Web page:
Once touted as one of the world's alternatives to fossil fuels,
biofuels have come under attack for diverting agricultural land from
food production. Critics argue that biofuels are not sustainable and that they have inflated global food prices. Supporters
say biofuels are the only sustainable energy alternative and that they
are being unfairly blamed for the world food crisis.
Biofuels like ethanol and biodiesel are distilled from corn, soybeans, sugar cane and various oilseed crops. The United States uses one-third of its corn crops to produce ethanol. According to the Department of Agriculture, three percent of the gasoline used in the U.S. comes from ethanol. And
the U.S. Congress has mandated a 57-billion liter increase in ethanol
production by 2015 to reduce the nation's dependence on foreign
Brazil is the world's leading exporter of ethanol made from sugar
cane. Europe produces most of the world's biodiesel and
has mandated a ten percent increase in biofuel production by 2020 to
help lower atmospheric concentrations of greenhouse gases.
and the United States spend billions of dollars every year to subsidize
biofuel production. But that kind of support should be
discontinued, says Katarina Wahlberg of the Global Policy Forum, a New
York-based group that monitors U.N.-policy making.
Wahlberg: "Biofuel production is probably the major cause of the food crisis right now. By
converting food into fuel, you compete with land, with water, with all
sorts of resources and put pressure on the food stocks and prices. But also, it is not environmentally sustainable at all. Research done years ago didn't imagine this scale of biofuel production. And
now that it is clear that it's competing with land and food resources,
it's not sustainable at all.”
The Bush administration maintains that
corn-based biofuel production accounts for only three percent of the
increase in global food prices. Some analysts agree, suggesting that
biofuels are being unjustly blamed for the world's soaring food prices
because the current, first-generation of biofuels are made from food
crops and yield modest energy returns.
Chemical engineer George Huber of
the University of Massachusetts at Amherst says it is important to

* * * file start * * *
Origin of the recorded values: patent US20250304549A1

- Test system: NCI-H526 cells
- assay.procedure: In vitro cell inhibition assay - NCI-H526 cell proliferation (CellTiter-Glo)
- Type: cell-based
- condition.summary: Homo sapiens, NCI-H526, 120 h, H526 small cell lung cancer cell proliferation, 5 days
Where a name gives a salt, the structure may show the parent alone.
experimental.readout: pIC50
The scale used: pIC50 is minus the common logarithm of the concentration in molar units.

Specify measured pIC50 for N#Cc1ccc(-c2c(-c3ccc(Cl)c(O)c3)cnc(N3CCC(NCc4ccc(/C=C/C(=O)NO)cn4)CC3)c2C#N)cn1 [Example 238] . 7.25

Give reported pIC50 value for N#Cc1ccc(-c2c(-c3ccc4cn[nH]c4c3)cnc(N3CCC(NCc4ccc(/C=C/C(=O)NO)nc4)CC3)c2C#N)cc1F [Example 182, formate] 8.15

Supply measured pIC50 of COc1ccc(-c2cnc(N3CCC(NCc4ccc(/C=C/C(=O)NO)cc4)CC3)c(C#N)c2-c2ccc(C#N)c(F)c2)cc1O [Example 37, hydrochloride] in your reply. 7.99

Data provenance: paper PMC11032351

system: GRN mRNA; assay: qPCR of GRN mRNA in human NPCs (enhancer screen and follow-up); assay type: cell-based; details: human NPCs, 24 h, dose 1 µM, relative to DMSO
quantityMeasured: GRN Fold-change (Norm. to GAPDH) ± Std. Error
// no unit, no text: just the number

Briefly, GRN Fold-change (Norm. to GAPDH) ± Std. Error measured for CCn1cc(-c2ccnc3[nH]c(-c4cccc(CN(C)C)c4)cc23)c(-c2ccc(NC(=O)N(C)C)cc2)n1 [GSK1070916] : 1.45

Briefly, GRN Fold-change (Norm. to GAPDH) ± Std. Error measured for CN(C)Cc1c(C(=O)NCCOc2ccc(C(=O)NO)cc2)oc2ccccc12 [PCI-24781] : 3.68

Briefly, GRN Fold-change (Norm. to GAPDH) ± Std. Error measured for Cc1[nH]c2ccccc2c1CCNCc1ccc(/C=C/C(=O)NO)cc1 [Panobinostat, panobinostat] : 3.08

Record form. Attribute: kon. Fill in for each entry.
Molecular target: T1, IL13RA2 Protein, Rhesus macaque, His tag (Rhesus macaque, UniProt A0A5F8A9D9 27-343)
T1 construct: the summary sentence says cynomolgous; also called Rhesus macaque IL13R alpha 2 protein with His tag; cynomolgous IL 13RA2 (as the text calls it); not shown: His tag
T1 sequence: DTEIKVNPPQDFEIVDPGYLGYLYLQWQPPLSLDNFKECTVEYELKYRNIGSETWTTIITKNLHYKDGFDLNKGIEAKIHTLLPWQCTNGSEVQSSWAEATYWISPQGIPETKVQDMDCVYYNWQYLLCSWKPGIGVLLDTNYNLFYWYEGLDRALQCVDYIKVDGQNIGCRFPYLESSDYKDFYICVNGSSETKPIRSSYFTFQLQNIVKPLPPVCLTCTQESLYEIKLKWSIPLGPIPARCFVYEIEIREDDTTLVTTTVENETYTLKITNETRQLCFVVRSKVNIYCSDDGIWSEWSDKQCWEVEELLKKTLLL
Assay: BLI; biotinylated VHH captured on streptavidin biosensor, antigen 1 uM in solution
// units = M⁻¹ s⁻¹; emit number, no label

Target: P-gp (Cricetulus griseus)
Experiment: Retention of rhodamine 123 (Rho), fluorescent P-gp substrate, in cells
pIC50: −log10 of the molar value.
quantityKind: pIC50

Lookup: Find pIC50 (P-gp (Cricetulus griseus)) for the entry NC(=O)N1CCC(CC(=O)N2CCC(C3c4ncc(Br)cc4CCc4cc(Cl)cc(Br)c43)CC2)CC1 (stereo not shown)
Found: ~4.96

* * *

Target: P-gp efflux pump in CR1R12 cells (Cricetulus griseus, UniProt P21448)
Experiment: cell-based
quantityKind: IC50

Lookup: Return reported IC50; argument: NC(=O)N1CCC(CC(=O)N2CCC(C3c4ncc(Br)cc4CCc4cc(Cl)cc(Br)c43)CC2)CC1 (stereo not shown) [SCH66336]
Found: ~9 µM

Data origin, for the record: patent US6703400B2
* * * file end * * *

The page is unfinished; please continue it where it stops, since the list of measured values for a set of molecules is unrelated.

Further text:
distinguish between various types of biofuels.
Huber: "The real challenge is first-generation biofuels. You are taking agricultural products [like corn] and you are using those directly [to produce biofuels]. With second-generation biofuels, what's called the cellulosic biofuels, you are using non-edible biomass. You are using agricultural waste or energy crops, which don't compete directly with foods. Corn ethanol, biodeisel -- you could make the argument that maybe you could remove those subsidies.
the subsidies will be necessary to make biofuels economically
competitive, particularly the subsidies on cellulosic biofuels."
observers argue that rising food prices are forcing policy-makers,
particularly in Europe, to reconsider biofuel subsidy programs. Those
that are impractical or inefficient should be reviewed, says Trade and
Agriculture Deputy Director Ken Ash of the Paris-based Organization for
Economic Cooperation and Development, or OECD.
kinds of policies to achieve relatively modest energy security
benefits, relatively modest environmental benefits at relatively high
cost, do warrant a further look, in particular, policies in OECD
countries. And I think the International Energy Agency said
that the maximum one might expect to realize over the medium-term would
be about four percent of total transport demand coming from
At the same time, Ash says the potential of second-generation
biofuels made from waste materials should be explored as part of a full
range of energy alternatives.
George Huber of the University of
Massachusetts at Amherst says cellulosic biomass is abundant and cheap,
and must be explored if biofuels are to have a major impact in meeting
world energy needs.
Huber: "Cellulosic biomass is the woods, the
grasses, the trees and the agricultural residues. Cellulosic biofuel
can significantly improve some of these third world economies where
there's lots of biomass. It's very cheap and the people can actually start producing their own fuel and selling their own fuel on the open market. Biomass
grows faster in the regions that are closest to the equator. And so
what we need to do is figure out how we can sustainably harvest it and
convert it to a fuel."
But critics worry that biofuels could accelerate the destruction of natural resources. Katarina Wahlberg of the Global Policy Forum says biofuel technology needs further development.
"Either the research and the development of these biofuels have not
come far enough to produce efficient biofuels, or it is still something
that will compete for land and compete for water resources. Even the Brazilian biofuel is not sustainable. There have been cases of companies slashing rain forests in Brazil to make land for producing biofuels. Some biofuels are worse than others and some can capture more energy than others. Even so, they are not sustainable. So
I think there's been definitely too much optimism around
Paulo Sotero, Director of the Brazil Institute at the Woodrow
Wilson International Center for Scholars disagrees with this assessment.
"It is incorrect to make any connections between the production of
sugar cane for ethanol use in Brazil and rainforest destruction. And Brazil has replaced half of its needs for fossil fuels for vehicles using a little bit over one percent of its arable land. So in Brazil, the debate about fuel versus food is non-existent. Brazil
developed its biofuel industry while becoming one of the most
productive and one of the largest producers and exporters of food on
Many experts say the biofuel controversy is likely to
continue until the next generation of biofuels is ready for commercial
production within three-to-four years.